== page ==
3

not quite sure how to put that into the title, because the issue is a bit specific.

Basically, we're using gitflow (slight variation of it) in our application. So, this means we have the following branches

  • master (PROD)
  • uat (STAGING)
  • dev (TEST/QA)

We create all our features from dev. The developer creates a PR for their feature branch feature/1234 against dev. Once it's merged into dev, the changes are deployed to TEST/QA

At the end of every sprint, we deploy from dev to uat to put the changes onto the staging server. The staging server is actively tested by many people, that's why we have a specific day in the sprint for deploying where it's expected that maintenance happens.

Now the issue is the following. Let's say, 1 day before the sprint ends and we do the deployment, a feature has been merged onto dev, because code review and local teseting were fine.

However, QA found a small issue or maybe didn't have the time to test it yet.

When we now deploy to uat by creating release-branch off of dev we would also push the changes that aren't QA Done yet onto UAT. This is of course an issue.

I'm wondering how we can cancel out this issue? I have multiple thoughts

  • Put a lock on dev one day before the sprint, so that nobody can merge anything to dev anymore when we see all tickets are QA done. However, we would lose one day of development with that, because if on that day we would finish sth. if wouldn't get deployed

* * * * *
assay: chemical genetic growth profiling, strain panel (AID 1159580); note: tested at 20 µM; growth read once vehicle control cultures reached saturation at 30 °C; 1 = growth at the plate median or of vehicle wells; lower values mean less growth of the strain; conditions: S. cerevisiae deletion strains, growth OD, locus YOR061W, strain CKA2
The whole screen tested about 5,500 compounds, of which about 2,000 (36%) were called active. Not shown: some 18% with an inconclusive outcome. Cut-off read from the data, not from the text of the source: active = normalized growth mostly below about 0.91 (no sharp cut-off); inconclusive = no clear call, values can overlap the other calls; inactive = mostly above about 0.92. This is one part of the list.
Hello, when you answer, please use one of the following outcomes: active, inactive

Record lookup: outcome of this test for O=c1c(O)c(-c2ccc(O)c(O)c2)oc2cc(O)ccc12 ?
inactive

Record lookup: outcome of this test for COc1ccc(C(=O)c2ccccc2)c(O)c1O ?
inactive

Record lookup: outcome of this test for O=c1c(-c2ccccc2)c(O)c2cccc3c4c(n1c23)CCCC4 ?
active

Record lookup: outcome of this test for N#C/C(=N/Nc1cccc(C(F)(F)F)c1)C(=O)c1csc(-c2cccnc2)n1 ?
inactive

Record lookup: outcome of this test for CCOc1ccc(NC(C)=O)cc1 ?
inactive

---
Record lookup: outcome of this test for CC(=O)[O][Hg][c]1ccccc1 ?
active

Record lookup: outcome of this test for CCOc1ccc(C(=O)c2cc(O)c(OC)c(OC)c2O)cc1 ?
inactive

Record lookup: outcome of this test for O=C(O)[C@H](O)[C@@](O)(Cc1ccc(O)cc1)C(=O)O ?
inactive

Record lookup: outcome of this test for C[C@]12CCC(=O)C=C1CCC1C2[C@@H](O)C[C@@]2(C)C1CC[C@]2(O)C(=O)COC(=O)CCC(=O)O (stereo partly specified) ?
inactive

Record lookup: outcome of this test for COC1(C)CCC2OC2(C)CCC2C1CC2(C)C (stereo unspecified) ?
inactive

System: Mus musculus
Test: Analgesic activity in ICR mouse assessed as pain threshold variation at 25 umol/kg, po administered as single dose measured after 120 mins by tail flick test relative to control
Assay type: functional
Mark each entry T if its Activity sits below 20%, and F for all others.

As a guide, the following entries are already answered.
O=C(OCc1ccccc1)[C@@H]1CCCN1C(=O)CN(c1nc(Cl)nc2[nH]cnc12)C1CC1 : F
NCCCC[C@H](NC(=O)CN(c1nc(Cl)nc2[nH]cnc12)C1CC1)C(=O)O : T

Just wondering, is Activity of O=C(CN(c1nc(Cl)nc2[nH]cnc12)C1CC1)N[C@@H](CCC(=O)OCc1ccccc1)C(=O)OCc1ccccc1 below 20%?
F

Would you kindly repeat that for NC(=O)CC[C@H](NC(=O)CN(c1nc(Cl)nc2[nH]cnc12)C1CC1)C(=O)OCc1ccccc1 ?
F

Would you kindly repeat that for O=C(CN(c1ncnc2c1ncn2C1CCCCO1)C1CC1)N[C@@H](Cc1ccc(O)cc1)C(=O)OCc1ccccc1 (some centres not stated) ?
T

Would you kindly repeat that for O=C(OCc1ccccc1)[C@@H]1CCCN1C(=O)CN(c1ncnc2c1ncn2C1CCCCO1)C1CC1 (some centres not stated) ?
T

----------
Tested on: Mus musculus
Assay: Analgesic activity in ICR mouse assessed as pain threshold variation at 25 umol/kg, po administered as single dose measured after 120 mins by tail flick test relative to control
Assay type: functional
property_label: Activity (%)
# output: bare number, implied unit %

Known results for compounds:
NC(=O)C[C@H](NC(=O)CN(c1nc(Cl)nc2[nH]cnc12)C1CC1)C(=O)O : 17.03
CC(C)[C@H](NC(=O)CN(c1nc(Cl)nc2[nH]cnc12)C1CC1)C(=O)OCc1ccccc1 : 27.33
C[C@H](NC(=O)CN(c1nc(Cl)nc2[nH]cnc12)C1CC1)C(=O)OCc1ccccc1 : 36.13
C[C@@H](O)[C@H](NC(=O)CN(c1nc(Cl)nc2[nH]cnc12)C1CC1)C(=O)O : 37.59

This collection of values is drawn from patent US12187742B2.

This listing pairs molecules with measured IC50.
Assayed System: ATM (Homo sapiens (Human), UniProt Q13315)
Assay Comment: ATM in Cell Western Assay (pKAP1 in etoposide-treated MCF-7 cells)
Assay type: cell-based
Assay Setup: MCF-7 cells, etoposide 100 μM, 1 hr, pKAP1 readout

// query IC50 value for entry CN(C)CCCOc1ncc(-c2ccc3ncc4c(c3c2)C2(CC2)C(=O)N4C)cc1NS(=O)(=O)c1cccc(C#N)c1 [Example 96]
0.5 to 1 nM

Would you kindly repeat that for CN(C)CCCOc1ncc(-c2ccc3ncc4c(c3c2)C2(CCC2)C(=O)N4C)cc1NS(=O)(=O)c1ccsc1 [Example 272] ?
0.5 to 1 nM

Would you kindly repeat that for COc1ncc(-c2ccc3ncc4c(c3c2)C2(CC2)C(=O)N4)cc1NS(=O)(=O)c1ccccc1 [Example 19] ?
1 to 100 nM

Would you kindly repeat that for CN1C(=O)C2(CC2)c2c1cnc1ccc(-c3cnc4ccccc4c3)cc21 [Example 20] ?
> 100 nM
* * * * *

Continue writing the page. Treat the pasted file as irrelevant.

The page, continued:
• Revert the merge commits of those that should not be deployed, but this feels like a workaround
  • Create release branch off uat and cherry pick the merge commits, but tbh, I don't like using cherry-pick for such a case as it just applies the diff again instead of the commit itself
  • Only deploy to dev when QA has approved the task before. That way, there is only one feature on dev and we will only merge another if it's QA done, however, this works only if we have 1 qa employee. If there's 2, then what would the other test? Also, we would get a pile of open pull requests that are basically ready, but not merged and then we always have to keep that in mind and it could still happen that the last feature that was merged will not get QA done state until release starts
  • Last option would be a release based on feature branch. And only if the feature branch release is successful we merge it into dev and then we can really create pr from dev -> uat and only the changes that have to be in there are deployed. However, we have a microservice architecture and are 5-6 teams. If we would create extra infrastructure for this case it would be super expensive if we want to deploy muiltiple at the same time.

So I don't know the best way. I just knoow that we have issues every release day that we are not sure if we can deploy, if QA will get it done, if QA will have findings and the deployment day is always super stressful

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  • 1
    Why don't you just deploy from an older version of dev that has been tested?
    – user253751
    Nov 3, 2022 at 18:41
  • @user253751 You're assuming things get finished testing in the same order that they are committed. That is not a given.
    – Flater
    Nov 5, 2022 at 3:27

4 Answers 4

2

It feels like one main issue, with one minor issue causing complications.

  1. Do not merge anything into dev unless it can be properly tested before the end of the sprint.